November 15, 2011
Some colleges and universities are making efforts to persuade students to consider majoring in the so-called STEM fields--science, technology, engineering and math.
STEM majors tend to have excellent career prospects. For example, when TIME reported this year on the ten highest-earning majors, eight were in engineering, one was in math and computer science, and one was in pharmacy and pharmaceutical sciences and administration. On the top of the list of majors was mining and mineral engineering, earning $80,000 annually.
Moreover, according to The Wall Street Journal, research has shown that graduating with a STEM major also helps those entering professions in business, finance, and most healthcare professions.
Nevertheless, the poor job market has apparently not convinced students to choose these majors. The Wall Street Journal noted that according to the most recent statistics from the U.S. Department of Education, students graduating with engineering degrees only increased 19 percent between 2001 and 2009, even though the number of college graduates rose approximately 29 percent. Meanwhile, the number of those who graduated with computer and information sciences degrees fell 14 percent.
Education experts have said that part of the problem is that such fields are more difficult and time consuming. "It's just hard," said Edgard Barbossa, a student at Florida Atlantic University who was quoted by The Tampa Tribune. "If you're going to take these classes, you need to have a good reason." He said that Florida should do more to inform people about the jobs available in technical fields.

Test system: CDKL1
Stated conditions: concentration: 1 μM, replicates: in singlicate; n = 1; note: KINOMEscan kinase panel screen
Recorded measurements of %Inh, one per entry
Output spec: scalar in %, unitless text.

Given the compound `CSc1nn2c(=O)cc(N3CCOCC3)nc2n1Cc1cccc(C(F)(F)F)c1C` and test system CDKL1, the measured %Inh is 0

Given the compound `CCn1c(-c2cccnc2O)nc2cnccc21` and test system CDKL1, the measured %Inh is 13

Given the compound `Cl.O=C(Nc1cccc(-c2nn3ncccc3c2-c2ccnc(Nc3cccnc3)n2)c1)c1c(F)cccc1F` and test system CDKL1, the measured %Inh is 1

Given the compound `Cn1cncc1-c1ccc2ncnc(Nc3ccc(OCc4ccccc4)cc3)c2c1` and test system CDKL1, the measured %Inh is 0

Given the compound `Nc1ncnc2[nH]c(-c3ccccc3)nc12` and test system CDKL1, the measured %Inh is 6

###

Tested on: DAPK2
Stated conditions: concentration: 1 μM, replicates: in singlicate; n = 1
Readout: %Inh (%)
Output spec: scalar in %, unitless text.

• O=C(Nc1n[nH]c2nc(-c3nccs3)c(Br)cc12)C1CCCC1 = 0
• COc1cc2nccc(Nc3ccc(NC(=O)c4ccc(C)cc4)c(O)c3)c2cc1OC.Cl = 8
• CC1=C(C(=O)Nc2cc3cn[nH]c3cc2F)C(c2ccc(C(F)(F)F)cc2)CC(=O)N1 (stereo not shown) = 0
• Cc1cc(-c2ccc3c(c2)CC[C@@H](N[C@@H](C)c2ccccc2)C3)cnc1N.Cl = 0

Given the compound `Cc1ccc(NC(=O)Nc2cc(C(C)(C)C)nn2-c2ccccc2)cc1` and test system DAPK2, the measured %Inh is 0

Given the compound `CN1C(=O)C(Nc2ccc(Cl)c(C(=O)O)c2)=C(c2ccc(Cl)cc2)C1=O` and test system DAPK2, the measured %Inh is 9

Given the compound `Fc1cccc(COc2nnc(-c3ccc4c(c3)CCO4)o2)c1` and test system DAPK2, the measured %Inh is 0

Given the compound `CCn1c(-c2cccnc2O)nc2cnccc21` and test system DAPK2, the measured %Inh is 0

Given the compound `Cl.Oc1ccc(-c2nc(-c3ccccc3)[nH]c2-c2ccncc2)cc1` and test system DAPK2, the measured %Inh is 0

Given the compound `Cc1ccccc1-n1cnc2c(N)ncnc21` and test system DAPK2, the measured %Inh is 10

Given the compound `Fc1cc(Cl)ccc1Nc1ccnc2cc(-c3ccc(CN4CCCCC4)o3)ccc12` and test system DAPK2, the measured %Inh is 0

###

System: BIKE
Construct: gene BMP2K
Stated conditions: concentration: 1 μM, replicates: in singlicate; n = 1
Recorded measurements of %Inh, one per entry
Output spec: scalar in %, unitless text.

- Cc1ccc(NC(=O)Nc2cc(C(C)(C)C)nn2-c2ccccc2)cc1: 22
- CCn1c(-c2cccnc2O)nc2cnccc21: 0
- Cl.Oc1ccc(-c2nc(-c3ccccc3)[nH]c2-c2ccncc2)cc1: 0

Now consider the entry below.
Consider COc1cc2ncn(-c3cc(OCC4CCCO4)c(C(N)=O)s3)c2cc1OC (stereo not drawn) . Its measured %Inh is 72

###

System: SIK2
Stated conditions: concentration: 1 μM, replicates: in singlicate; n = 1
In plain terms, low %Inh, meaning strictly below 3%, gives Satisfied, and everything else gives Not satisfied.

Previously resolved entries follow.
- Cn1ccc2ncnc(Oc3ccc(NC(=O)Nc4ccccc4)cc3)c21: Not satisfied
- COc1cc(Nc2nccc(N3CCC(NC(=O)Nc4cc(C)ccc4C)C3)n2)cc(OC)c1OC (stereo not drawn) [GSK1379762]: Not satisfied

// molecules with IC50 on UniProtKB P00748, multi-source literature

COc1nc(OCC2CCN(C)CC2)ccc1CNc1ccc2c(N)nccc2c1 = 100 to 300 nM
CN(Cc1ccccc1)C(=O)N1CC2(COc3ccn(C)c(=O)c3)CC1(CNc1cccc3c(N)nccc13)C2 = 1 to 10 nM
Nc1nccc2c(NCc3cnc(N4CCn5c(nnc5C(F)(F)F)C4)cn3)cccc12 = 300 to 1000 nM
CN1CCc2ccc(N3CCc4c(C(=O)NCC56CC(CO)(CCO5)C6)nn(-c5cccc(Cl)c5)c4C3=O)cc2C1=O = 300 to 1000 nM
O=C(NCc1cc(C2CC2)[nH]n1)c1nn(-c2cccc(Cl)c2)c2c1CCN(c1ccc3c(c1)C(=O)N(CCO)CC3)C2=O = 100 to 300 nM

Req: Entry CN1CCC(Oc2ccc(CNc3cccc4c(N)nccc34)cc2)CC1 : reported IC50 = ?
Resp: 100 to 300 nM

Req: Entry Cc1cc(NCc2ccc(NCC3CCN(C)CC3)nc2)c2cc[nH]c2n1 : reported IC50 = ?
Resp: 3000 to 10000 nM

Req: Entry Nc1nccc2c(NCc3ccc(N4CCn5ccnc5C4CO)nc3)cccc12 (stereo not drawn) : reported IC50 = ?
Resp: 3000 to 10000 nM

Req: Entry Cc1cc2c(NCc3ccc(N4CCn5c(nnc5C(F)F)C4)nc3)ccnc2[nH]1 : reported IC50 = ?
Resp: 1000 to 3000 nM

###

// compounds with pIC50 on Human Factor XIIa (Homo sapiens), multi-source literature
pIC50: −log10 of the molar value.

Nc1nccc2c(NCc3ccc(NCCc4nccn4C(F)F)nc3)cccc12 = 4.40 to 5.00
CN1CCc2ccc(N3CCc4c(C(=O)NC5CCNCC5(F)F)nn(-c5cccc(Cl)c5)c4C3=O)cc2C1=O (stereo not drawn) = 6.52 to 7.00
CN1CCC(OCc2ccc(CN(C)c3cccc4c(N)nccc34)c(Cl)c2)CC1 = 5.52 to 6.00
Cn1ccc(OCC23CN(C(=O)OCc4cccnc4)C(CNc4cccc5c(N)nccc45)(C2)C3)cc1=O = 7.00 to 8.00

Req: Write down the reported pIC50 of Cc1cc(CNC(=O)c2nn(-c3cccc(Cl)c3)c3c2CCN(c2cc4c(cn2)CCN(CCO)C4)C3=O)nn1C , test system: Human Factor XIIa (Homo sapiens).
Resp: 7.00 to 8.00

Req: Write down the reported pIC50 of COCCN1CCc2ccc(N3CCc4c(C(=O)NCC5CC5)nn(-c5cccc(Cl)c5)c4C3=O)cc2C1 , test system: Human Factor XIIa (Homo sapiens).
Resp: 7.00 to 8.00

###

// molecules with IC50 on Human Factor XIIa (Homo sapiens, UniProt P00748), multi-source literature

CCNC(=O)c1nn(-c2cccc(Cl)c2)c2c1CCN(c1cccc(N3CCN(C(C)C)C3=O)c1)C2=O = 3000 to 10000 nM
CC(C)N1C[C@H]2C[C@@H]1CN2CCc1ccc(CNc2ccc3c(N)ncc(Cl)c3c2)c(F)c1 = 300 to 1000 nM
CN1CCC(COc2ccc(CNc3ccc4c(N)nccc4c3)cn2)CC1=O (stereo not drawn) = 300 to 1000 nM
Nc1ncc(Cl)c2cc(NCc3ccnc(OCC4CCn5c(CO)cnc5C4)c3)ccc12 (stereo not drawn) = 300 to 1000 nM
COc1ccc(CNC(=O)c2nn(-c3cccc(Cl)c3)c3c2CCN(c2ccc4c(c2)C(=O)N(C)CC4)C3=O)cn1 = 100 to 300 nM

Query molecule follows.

Officials are doing their best to address the problem. The Tampa Tribune reported that the state university system's Board of Governors made several suggestions to encourage STEM majors. For example, they proposed charging lower tuition for STEM degrees and creating a scholarship specifically for students majoring in those fields.
In addition, The Wall Street Journal reported that some institutions have tried to make engineering more accessible. At Georgia Institute of Technology, for example, introductory computer science is split into three separate courses: one for computer science majors, another for engineering majors, and the third for liberal arts, architecture and management majors. The latter course focuses more on practical tasks such as using programming to manipulate photos. As a result, about 85 percent of students pass.
Experts point out, however, that students should not choose to major in STEM fields for career prospects alone. "If you major in something you don't enjoy," noted Lesley Mitler, president of Priority Candidates Inc., who was interviewed by U.S. News & World Report, you're not going to excel at it."
Compiled by Yaffa Klugerman
"Four Tips for Making the Most of Liberal Arts Degrees," usnews.com, October 28, 2011, Laura McMullen
"Higher-ed Leaders Say They'll Push Technical Majors," tbo.com, November 11, 2011, Lindsay Peterson
"Generation Jobless: Students Pick Easier Majors Despite Less Pay," online.wsj.com, November 9, 2011, Joe Light and Rachel Emma Silverman
"The 20 Best- and Worst-Paid College Majors," time.com, May 24, 2011, Kayla Webley